Posts Tagged: fiction

Davis, Joshua - (c) Sebastian Mlynarski

The Rumpus Interview with Joshua Davis

By

Joshua Davis talks about his new book, Spare Parts (now a movie playing all across the United States), backwards running, journalism, and entering the US National Arm Wrestling Championship. ...more

Miriam_Toews_Author_Photo_Carol_Loewen

The Rumpus Interview with Miriam Toews

By

Miriam Toews talks about writing, mental illness, death with dignity laws, and the thin and sometimes troubling line between fiction and autobiography. ...more

GinaBNahai_2

The Rumpus Interview with Gina Nahai

By

Gina Nahai talks about her fifth novel, The Luminous Heart of Jonah S., Iran and Los Angeles, and the possibility of a long-sought-after peace in the Middle East. ...more

Darcey Steinke by Jenny Gorman

The Rumpus Interview with Darcey Steinke

By

Darcey Steinke talks about her new novel, Sister Golden Hair, motherlessness, the Southern cult of femininity, and how becoming a woman has changed since she came of age in a small city in the Blue Ridge Mountains. ...more

daisyhernandez-Jorge Rivas

The Rumpus Interview with Daisy Hernández

By

Daisy Hernández talks about her new memoir, A Cup of Water Under My Bed, feminism, bilingual writing, and working in both the fiction and nonfiction genres. ...more

Boswell-color-NEW-(Bill-Faulkner)-2

The Rumpus Interview with Robert Boswell

By

Robert Boswell talks about his new novel, Tumbledown, mental illness and counseling, and writing a novel in an unreliable but omniscient voice. ...more

Frederick Barthelme_author photo_Tommi Ferguson (2)

The Rumpus Interview with Frederick Barthelme

By

Frederick Barthelme talks about his new novel, There Must Be Some Mistake, life after teaching, and why food from the Olive Garden is “execrable in the best possible way.” ...more

Harrison, Wayne_CREDIT Caye Harrison

The Rumpus Interview with Wayne Harrison

By

Wayne Harrison discusses his debut novel, The Spark and the Drive, fiction, working as a correctional officer, and Carl Benz's three-wheeled Motor Car. ...more

author photo 13, cropped

The Rumpus Interview with Rebecca Makkai

By

Rebecca Makkai talks about ghosts, teaching, chronology in writing, and her new novel, The Hundred-Year House. ...more

richard-ford

The Rumpus Interview with Richard Ford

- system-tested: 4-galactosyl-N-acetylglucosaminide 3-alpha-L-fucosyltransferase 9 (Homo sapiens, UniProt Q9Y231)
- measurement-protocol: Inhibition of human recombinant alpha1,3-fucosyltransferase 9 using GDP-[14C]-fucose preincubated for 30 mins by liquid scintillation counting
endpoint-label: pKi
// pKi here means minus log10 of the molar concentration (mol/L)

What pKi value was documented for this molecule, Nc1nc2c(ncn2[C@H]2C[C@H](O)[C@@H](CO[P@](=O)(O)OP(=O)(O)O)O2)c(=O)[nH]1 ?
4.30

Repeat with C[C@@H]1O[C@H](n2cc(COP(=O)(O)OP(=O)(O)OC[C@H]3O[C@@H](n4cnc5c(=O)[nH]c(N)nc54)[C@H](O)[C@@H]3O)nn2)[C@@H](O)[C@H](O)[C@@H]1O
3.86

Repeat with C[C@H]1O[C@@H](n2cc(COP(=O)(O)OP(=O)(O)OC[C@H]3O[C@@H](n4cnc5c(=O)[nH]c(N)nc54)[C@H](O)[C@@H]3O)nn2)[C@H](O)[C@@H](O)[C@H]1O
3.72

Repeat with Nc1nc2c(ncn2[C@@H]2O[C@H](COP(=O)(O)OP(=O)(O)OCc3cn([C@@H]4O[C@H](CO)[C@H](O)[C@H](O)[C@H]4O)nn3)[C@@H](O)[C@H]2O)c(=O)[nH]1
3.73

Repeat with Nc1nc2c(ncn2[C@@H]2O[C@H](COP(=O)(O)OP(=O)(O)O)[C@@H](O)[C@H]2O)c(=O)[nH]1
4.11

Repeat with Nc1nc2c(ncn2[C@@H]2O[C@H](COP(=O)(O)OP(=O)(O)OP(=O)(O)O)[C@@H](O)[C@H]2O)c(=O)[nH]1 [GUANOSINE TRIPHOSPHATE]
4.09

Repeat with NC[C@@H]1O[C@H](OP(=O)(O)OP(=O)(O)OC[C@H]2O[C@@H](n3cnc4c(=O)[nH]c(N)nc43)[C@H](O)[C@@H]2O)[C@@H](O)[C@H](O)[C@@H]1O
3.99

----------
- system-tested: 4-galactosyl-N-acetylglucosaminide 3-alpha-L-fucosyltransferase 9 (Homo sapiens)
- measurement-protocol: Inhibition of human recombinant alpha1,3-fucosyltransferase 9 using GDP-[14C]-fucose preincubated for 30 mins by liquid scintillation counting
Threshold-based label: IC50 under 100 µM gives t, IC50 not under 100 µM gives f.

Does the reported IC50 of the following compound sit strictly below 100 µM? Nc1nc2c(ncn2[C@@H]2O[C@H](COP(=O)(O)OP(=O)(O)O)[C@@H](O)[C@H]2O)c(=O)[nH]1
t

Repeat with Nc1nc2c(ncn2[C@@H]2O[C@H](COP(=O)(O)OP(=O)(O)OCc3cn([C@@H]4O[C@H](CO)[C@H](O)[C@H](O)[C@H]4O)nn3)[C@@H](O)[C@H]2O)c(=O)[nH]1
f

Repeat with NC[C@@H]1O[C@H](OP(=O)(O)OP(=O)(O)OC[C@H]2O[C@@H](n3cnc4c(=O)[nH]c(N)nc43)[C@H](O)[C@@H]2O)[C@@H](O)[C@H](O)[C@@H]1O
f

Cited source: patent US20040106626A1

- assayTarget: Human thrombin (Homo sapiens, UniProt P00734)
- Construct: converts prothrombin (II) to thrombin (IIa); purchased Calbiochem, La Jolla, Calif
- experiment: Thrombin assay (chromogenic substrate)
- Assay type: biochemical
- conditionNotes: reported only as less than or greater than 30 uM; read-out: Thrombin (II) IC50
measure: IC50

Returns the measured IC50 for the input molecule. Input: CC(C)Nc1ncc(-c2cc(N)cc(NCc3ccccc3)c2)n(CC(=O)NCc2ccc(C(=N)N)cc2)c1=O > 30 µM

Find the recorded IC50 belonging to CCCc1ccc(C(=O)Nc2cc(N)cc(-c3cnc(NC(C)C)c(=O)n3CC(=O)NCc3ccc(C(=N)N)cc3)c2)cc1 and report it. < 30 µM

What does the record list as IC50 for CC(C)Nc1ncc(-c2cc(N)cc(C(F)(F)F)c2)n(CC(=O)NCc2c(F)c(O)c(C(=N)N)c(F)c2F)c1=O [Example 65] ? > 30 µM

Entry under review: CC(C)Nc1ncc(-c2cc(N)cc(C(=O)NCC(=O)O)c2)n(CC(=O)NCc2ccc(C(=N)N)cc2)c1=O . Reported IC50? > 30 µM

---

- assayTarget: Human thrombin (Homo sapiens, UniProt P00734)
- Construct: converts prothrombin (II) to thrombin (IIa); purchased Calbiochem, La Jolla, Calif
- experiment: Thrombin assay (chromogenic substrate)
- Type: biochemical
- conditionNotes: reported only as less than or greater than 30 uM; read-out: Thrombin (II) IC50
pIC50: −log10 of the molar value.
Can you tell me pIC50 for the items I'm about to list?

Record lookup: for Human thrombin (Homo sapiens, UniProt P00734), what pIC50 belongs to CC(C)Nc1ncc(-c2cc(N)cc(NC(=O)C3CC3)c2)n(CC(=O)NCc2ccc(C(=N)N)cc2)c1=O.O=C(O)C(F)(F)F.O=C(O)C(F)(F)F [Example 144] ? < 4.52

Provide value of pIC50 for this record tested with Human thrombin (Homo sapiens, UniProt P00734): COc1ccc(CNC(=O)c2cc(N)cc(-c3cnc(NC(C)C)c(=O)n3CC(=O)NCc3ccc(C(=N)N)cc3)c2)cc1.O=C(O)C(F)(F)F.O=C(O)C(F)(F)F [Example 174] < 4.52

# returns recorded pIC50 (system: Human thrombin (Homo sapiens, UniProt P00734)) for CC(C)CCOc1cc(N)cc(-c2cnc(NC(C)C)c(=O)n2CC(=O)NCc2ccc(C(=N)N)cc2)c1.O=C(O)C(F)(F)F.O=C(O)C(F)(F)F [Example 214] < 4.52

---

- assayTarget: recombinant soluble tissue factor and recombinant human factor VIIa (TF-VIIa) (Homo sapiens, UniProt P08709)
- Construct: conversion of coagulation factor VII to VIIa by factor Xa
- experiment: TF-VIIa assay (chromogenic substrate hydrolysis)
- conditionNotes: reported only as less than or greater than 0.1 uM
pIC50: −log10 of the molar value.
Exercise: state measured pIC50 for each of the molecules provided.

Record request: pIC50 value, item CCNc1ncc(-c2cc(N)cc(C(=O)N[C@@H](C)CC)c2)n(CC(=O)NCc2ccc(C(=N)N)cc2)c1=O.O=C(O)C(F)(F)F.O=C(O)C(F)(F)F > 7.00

By

Pulitzer Prize–winning novelist Richard Ford discusses his new book, Let Me Be Frank With You, how metaphor shapes our world, and why he doesn't like the idea he has a battery to recharge. ...more

dlopic

The Rumpus Interview with Damien Ober

By

Damien Ober discusses the Declaration of Independence, Internet viruses in the eighteenth century, and his new novel Doctor Benjamin Franklin's Dream America. ...more

Creativity Is Messy

By

Technically perfect writing is important when it comes to journalism or nonfiction, and especially helpful when writing with short deadlines. Fiction writing is different though. Nicole Bernier, over at Beyond the Margins, explains why grammatically sloppy writing might be the product of greater creativity:

Sometimes when creative writers say they don’t notice their own typos, it has a whiff of, well, humblebraggery.

...more

The Devil Finds Work

By

Combining The Exorcist, New Jersey, and James Baldwin, among other things, Nick Ripatrazone reviews William Giraldi’s new novel, Hold the Dark, at The Millions. He contemplates Giraldi’s place in contemporary Catholic literature, using his fiction, alongside Cormac McCarthy’s and Christopher Beha’s, to draw larger claims on religion, the manifestations of Satan, and realism.

...more

The Theory of Trickle-Up Literacy

By

One does not pass from lower to higher. On the contrary one might perfectly well fall from the higher to the lower, or simply read both, as many people eat both good food and junk food, the only problem being that the latter can be addictive; by constantly repeating the same gratifying formula (the litmus test of genre fiction) it stimulates and satisfies a craving for endless sameness, to the point that the reader can well end up spending all the time he has available for reading with exactly the same fare.

...more

Dr. Critic and Mr. Novelist

By

Can a good critic be a good novelist too? Daniel Mendelsohn and Leslie Jamison, who both have written both fiction and non-fiction, answer this question in the weekly Bookend column for the New York Times’s Sunday Review.

Though their ideas differ, the two authors ultimately share the same point of view, summed up in Jamison’s statement that, “We seem to have more patience for the novelist who writes criticism (Henry James, Virginia Woolf) than for the critic who writes novels (Susan Sontag, Lionel Trilling).”

...more